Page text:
History of St. Lukes Lutheran Church
Newberry County, South Carolina

The First One Hundred Fifty Years 1828-1978

excerpts taken from information complied by John V. and Rebecca B. Pugh as the church prepared to celebrate their 150th anniversary.

St. Luke's Lutheran Church was built in 1845, remodeled in1883, renovated and additions made in 1915. A new church was built in 1955.

The Rev. John G. Schwartz was originally given credit for starting the church but the Rev. John D. Scheck actually began the church. Information found in the 1827 and 1828 minutes of the South Carolina Lutheran Synod and other supported facts from other reliable publications confirm that the Rev. John D. Scheck, did indeed, start this church.

On May 23, 1827, three years after the organization of the South Carolina Synod, the Rev. John D. Scheck was appointed as its first home Missionary (1827 Synod Minutes, p. 10). The Minutes of the South Carolina Lutheran Synod for 1827 which was held November 23-26 reveal several facts about the Rev. Mr. Scheck's missionary work (pp. 15-16). On Tuesday, July 3, 1827, he visited and preached to a very receptive group of individuals in the settlement of Peterbaugh. References (Holcomb, p. 46) show this location to have been in the Stoney Battery section of Newberry County, presently known as the Stoney Hill community. Also, it was reported at this meeting (p. 13) that the Rev. Mr. Scheck had organized two new congregations in the Newberry District and one in the Edgefield District since the last session of Synod.

At this same Synod Convention (1827) petitions were received from Stoney Battery, Newberry County. Although there is no record as to the contents of these letters it is reasonable to assume they dealt with the establishment of a church. While the initial beginning was probably on that July day in 1827, certainly 1828 was an organizational year for St. Luke's. During this time period a plain log building known as the Baptist Meeting House located on road No. SC-36-407, 1.5 miles southeast of the present location on property now owned by Mrs. Merle Quattlebaum Anderson was used for all church related activities. Evidently this building served all the people of the neighborhood for Sunday School and Prayer Meetings. By December 1828, the congregation had chosen Elders. According to Newberry County records on December 6, 1828, John Enlow deeded three acres of land to Frederick Schumpert and Henry Bedenbaugh, Elders, for the purpose of constructing a Lutheran Church. The first church building was probably started the following year and it should have been completed by 1830. The site of this structure was the same as the present location.

From the 1829 Synod minutes (p.6) it is recorded that a letter of petition was received from St. Luke's praying for ministerial services. In response to this request the Synod Committee engaged the Rev. John G. Schwartz of Charleston to serve four congregations in the Newberry District, one of which was St. Luke's. In the early part of 1831 while still serving the same four churches, he became the professor at the newly organized Theological Seminary in Pomaria; however, the Rev. Mr. Schwartz died in August of that year at the age of twenty-four.

During the 1831 Synod meeting (p.13), St. Luke's requested ministerial aid and the Rev. Jacob Moser was sent to serve one Sunday a month. The earliest available records of the congregation are dated February 2, 1832, as recorded by the Rev. Mr. Moser. There were 78 members and four Elders listed. (See Appendix IV) These four were chosen by ballot February 1, 1832. During the early years of the church, Elders were elected to serve on Council for two year terms by the male communing members of the congregation. On May 20th of that same year, the records show 54 communicants.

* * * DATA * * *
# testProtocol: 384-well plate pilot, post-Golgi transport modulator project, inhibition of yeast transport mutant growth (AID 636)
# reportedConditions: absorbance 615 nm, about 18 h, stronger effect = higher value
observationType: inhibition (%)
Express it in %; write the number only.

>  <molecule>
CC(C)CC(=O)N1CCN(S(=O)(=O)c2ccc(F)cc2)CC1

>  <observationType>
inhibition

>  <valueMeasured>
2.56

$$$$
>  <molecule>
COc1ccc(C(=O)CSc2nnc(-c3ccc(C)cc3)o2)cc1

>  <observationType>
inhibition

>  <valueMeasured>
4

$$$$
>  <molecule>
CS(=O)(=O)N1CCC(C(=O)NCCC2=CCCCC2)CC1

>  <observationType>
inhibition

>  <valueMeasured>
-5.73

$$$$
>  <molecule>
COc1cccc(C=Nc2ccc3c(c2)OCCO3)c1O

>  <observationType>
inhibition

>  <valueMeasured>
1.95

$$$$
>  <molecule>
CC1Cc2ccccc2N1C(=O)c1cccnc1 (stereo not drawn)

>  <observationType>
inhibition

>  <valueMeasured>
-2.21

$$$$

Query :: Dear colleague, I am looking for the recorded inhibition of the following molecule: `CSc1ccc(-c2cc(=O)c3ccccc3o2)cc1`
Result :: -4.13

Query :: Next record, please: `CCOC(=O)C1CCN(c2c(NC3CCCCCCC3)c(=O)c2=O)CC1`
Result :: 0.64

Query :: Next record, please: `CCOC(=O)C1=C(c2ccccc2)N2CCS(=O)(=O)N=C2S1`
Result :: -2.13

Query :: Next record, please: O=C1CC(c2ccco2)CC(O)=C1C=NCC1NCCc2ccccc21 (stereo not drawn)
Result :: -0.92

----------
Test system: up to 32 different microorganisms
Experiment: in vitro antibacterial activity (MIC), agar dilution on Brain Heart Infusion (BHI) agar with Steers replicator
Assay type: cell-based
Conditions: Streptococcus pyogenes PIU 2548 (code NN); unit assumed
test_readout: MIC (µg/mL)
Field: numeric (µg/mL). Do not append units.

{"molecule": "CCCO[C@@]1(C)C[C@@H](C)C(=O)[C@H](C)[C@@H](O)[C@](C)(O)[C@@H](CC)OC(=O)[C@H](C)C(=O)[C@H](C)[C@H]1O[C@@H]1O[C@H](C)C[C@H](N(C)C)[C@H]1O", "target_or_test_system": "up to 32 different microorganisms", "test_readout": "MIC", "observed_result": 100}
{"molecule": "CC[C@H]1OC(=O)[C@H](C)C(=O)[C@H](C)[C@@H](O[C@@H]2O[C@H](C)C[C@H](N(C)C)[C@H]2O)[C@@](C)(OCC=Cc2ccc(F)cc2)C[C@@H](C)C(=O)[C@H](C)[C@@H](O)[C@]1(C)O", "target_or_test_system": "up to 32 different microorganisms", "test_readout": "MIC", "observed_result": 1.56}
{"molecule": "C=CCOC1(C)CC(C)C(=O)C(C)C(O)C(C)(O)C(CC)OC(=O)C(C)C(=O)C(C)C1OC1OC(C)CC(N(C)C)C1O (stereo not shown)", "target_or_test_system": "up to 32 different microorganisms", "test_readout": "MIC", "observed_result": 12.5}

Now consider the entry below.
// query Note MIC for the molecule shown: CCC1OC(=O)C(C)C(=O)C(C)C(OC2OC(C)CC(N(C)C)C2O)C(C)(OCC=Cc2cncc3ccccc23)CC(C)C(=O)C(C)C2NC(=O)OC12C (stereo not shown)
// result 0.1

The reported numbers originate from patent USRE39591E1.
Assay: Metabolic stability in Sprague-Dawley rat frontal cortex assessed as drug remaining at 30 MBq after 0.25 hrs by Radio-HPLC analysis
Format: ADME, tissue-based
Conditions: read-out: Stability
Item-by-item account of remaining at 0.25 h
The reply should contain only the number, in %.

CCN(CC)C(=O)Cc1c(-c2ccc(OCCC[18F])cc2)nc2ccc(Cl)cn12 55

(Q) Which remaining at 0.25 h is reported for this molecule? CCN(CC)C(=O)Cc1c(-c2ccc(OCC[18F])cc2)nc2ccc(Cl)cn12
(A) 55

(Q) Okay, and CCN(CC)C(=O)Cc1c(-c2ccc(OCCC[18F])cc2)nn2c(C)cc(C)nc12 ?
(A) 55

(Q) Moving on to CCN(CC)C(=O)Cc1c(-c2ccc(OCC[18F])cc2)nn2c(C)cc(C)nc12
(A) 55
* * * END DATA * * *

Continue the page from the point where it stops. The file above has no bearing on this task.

The first lay delegate from St. Luke's to a Synod Meeting was Levi Bedenbaugh who served November 17-21,1832 (p.4), and at that time he was a student at the Theological Seminary of the Evangelical Lutheran Synod of South Carolina and adjacent States. Mr. Bedenbaugh later graduated with the first class of this institution in 1835 to become one of the first Sons of the congregation.

In 1839 the Rev. William Berley became pastor of the church. As the congregation continued to grow, a new spacious frame building, 40' x 60', was erected in 1845 at the same location. It was built with a slave gallery and during the period from 1845 until slavery was abolished, St. Luke's had a membership of approximately 40 slaves. There were several outside doors, one of which was located on the west side of the building and which opened into a stairway leading to the gallery. It has been told that this entrance was affectionately called "Aunt Lucy's door" as she was one of the best known slave members. References indicate this sanctuary had family pews. Apparently the pews were grouped into sections which were designated for use by individual families. Outside, there were hitching racks for horses and mounting blocks for the ladies.

Under the successful ministry of the Rev. William Berley, that portion of the congregation residing in the northeastern end of the charge purchased material from the little church built in 1830 when it was torn down in 1845. They constructed a house of worship and organized a separate congregation in their midst which was called Colony Church.

The first cemetery, located adjacent to the present building, must have been started around 1845 as this is the earliest date which can be found on a marker. The cemetery across the highway in front of the present structure was established in the summer of 1888. For the years of 1847, 1848, and 1849 the minister's annual salary was $100.